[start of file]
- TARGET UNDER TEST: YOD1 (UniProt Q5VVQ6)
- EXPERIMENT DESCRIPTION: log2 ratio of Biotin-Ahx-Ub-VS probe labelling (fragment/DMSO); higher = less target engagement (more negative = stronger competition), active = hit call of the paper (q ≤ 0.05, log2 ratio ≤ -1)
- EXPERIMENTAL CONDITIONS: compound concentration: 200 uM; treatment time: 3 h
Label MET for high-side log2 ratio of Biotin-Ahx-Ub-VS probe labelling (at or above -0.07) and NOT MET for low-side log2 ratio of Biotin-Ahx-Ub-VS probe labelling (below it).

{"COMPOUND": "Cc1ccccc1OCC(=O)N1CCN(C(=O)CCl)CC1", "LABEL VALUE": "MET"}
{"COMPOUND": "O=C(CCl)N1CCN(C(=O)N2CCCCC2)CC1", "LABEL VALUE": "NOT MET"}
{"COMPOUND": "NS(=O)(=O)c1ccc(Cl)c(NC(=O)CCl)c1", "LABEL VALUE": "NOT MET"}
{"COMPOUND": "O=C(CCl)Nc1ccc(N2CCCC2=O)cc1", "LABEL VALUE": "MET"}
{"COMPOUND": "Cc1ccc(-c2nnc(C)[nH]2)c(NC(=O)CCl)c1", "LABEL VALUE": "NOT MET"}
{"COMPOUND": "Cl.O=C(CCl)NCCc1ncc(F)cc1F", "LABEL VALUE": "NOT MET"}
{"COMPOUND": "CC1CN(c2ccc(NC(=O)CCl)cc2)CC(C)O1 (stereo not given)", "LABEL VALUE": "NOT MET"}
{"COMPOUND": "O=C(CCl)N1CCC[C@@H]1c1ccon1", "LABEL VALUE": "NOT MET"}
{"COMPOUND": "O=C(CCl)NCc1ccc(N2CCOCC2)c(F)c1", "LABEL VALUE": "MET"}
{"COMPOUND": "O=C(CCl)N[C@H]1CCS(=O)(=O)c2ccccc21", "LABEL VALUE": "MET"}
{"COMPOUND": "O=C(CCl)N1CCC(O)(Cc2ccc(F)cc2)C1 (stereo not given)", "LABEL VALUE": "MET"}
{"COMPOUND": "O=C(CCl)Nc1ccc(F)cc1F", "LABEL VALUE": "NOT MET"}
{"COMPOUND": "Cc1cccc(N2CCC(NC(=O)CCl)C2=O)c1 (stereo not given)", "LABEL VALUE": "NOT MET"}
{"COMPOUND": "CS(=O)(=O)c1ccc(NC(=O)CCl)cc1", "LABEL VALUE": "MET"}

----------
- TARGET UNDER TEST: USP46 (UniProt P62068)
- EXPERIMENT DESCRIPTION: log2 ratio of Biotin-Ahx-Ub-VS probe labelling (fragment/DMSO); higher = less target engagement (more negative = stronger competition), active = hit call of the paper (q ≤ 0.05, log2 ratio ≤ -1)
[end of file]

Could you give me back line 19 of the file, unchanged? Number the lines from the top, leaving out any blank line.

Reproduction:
----------